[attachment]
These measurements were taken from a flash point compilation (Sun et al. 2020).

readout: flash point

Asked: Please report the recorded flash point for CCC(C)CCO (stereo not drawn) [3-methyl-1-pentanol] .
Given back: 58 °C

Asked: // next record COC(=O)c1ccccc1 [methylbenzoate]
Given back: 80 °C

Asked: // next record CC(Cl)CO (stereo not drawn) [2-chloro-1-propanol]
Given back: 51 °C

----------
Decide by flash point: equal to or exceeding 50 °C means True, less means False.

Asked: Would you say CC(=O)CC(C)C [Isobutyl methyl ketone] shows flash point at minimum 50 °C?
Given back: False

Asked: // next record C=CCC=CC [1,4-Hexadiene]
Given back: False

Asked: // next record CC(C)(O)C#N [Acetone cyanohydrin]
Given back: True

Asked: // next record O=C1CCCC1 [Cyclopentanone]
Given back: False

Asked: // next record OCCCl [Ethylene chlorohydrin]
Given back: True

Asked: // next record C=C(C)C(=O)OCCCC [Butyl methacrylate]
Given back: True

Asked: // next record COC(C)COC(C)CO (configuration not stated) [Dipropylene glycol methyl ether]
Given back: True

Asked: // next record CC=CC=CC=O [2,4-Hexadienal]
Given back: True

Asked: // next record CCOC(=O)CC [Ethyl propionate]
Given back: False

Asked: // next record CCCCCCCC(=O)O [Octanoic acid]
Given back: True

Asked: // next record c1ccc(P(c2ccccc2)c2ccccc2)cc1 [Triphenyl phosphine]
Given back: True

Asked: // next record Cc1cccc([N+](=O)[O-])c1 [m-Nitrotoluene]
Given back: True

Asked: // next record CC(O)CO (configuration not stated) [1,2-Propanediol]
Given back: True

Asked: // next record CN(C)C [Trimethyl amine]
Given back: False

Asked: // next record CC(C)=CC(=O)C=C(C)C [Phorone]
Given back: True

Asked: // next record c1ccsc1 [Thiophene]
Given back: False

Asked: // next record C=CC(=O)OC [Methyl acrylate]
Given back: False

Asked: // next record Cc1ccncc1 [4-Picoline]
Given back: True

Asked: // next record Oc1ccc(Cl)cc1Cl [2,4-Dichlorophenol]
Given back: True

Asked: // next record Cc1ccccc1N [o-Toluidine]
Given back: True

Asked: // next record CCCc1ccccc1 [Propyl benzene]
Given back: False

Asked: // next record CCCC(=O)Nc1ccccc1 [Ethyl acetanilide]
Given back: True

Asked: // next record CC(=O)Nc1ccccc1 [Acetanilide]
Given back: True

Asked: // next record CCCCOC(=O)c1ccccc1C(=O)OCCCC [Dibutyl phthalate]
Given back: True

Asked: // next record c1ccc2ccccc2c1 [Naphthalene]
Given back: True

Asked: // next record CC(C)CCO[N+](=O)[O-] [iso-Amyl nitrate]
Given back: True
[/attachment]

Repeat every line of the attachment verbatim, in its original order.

These measurements were taken from a flash point compilation (Sun et al. 2020).

readout: flash point

Asked: Please report the recorded flash point for CCC(C)CCO (stereo not drawn) [3-methyl-1-pentanol] .
Given back: 58 °C

Asked: // next record COC(=O)c1ccccc1 [methylbenzoate]
Given back: 80 °C

Asked: // next record CC(Cl)CO (stereo not drawn) [2-chloro-1-propanol]
Given back: 51 °C

----------
Decide by flash point: equal to or exceeding 50 °C means True, less means False.

Asked: Would you say CC(=O)CC(C)C [Isobutyl methyl ketone] shows flash point at minimum 50 °C?
Given back: False

Asked: // next record C=CCC=CC [1,4-Hexadiene]
Given back: False

Asked: // next record CC(C)(O)C#N [Acetone cyanohydrin]
Given back: True

Asked: // next record O=C1CCCC1 [Cyclopentanone]
Given back: False

Asked: // next record OCCCl [Ethylene chlorohydrin]
Given back: True

Asked: // next record C=C(C)C(=O)OCCCC [Butyl methacrylate]
Given back: True

Asked: // next record COC(C)COC(C)CO (configuration not stated) [Dipropylene glycol methyl ether]
Given back: True

Asked: // next record CC=CC=CC=O [2,4-Hexadienal]
Given back: True

Asked: // next record CCOC(=O)CC [Ethyl propionate]
Given back: False

Asked: // next record CCCCCCCC(=O)O [Octanoic acid]
Given back: True

Asked: // next record c1ccc(P(c2ccccc2)c2ccccc2)cc1 [Triphenyl phosphine]
Given back: True

Asked: // next record Cc1cccc([N+](=O)[O-])c1 [m-Nitrotoluene]
Given back: True

Asked: // next record CC(O)CO (configuration not stated) [1,2-Propanediol]
Given back: True

Asked: // next record CN(C)C [Trimethyl amine]
Given back: False

Asked: // next record CC(C)=CC(=O)C=C(C)C [Phorone]
Given back: True

Asked: // next record c1ccsc1 [Thiophene]
Given back: False

Asked: // next record C=CC(=O)OC [Methyl acrylate]
Given back: False

Asked: // next record Cc1ccncc1 [4-Picoline]
Given back: True

Asked: // next record Oc1ccc(Cl)cc1Cl [2,4-Dichlorophenol]
Given back: True

Asked: // next record Cc1ccccc1N [o-Toluidine]
Given back: True

Asked: // next record CCCc1ccccc1 [Propyl benzene]
Given back: False

Asked: // next record CCCC(=O)Nc1ccccc1 [Ethyl acetanilide]
Given back: True

Asked: // next record CC(=O)Nc1ccccc1 [Acetanilide]
Given back: True

Asked: // next record CCCCOC(=O)c1ccccc1C(=O)OCCCC [Dibutyl phthalate]
Given back: True

Asked: // next record c1ccc2ccccc2c1 [Naphthalene]
Given back: True

Asked: // next record CC(C)CCO[N+](=O)[O-] [iso-Amyl nitrate]
Given back: True